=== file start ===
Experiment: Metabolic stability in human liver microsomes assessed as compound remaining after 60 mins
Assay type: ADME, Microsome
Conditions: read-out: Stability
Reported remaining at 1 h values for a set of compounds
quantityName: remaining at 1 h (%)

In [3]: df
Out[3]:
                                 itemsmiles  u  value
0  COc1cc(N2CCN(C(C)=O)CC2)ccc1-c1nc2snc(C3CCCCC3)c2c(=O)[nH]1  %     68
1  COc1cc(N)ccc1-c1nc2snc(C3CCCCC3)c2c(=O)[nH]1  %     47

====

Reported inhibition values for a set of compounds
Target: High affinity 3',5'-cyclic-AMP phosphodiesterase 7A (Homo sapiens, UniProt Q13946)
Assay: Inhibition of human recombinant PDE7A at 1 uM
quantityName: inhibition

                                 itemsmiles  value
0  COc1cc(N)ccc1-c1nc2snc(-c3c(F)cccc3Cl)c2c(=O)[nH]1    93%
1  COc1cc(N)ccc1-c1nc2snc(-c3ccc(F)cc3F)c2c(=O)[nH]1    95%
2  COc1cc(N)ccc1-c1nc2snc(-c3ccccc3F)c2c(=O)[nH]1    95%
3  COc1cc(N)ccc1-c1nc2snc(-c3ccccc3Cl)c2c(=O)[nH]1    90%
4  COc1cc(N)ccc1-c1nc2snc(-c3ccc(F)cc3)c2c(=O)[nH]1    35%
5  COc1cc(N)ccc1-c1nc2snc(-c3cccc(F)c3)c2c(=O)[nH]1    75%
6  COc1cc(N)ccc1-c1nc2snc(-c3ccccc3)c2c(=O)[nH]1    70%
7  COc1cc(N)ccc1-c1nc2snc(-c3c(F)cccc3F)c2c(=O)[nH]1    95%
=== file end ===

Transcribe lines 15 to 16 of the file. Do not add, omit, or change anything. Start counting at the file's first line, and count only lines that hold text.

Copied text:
quantityName: inhibition

                                 itemsmiles  value